... His great mission was to accomplish two things: first, to save his country from dismemberment and ruin; and, second, to free his country from the great crime of slavery. To do one or the other, or both, he must have the earnest sympathy and the powerful cooperation of his loyal fellow-countrymen. Without this primary and essential condition to success his efforts must have been vain and utterly fruitless. Had he put the abolition of slavery before the salvation of the Union, he would have inevitably driven from him a powerful class of the American people and rendered resistance to rebellion impossible. Viewed from the genuine abolition ground, Mr. Lincoln seemed tardy, cold, dull, and indifferent; but measuring him by the sentiment of his country, a sentiment he was bound as a statesman to consult, he was swift, zealous, radical, and determined...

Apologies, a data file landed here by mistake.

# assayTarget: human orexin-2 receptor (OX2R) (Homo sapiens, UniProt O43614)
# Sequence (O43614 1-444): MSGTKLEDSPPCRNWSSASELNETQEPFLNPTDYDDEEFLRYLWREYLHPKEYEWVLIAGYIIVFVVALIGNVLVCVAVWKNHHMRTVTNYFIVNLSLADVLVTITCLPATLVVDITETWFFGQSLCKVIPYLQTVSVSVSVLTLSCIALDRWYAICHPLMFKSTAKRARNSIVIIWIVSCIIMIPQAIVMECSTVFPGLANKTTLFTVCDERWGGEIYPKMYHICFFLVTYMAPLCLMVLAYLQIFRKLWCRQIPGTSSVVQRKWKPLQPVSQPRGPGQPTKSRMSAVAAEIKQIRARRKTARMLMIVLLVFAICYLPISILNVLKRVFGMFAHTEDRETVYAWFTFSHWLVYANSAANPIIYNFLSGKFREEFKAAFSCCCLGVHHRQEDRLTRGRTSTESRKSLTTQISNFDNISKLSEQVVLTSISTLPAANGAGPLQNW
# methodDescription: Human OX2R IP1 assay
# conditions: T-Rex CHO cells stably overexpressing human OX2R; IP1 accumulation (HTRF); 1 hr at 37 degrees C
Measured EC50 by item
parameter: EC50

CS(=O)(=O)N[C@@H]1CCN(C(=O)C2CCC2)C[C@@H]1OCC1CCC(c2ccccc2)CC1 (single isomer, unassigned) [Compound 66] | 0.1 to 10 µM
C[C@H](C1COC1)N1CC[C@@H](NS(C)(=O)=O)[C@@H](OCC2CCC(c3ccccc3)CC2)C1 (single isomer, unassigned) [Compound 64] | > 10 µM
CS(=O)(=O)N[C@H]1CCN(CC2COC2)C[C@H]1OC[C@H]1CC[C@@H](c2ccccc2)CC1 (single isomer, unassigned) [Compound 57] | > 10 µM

-- From Frederick Douglass' "Oration in Memory of Abraham Lincoln"
Nobody ever gets Superman on a unicorn.
All we ever get are deeply flawed humans to whom we assign an impossible job.
Bur after history has moved on a step or two, sometimes we are wise enough to notice that occasionally we manage to put the right, flawed human into the right, impossible job at just the right time.